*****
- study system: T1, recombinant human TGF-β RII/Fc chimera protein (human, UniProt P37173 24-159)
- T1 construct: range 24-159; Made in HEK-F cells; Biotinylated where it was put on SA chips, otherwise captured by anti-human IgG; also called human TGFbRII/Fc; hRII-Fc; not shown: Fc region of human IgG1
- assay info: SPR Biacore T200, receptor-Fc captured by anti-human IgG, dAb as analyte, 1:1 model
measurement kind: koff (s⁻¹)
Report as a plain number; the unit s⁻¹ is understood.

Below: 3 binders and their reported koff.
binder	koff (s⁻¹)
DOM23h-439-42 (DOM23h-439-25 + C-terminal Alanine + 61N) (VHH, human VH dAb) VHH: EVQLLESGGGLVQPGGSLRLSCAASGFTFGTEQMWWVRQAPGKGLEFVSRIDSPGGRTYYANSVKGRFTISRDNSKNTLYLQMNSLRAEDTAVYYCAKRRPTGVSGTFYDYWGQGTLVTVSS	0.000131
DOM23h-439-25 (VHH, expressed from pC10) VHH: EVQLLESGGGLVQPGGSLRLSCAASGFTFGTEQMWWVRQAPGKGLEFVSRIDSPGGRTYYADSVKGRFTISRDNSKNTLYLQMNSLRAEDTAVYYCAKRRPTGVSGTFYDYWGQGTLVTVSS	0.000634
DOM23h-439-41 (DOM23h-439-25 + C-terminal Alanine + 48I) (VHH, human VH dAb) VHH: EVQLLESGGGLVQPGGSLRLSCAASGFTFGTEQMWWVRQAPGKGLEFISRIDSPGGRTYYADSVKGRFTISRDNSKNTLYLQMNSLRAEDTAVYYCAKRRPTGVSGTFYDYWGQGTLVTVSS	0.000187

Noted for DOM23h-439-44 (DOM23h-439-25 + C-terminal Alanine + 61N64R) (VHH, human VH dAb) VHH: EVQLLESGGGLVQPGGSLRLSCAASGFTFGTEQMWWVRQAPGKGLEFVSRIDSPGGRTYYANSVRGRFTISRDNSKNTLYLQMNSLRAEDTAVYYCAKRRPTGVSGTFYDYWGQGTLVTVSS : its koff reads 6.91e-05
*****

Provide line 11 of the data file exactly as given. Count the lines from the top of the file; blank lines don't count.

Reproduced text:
Noted for DOM23h-439-44 (DOM23h-439-25 + C-terminal Alanine + 61N64R) (VHH, human VH dAb) VHH: EVQLLESGGGLVQPGGSLRLSCAASGFTFGTEQMWWVRQAPGKGLEFVSRIDSPGGRTYYANSVRGRFTISRDNSKNTLYLQMNSLRAEDTAVYYCAKRRPTGVSGTFYDYWGQGTLVTVSS : its koff reads 6.91e-05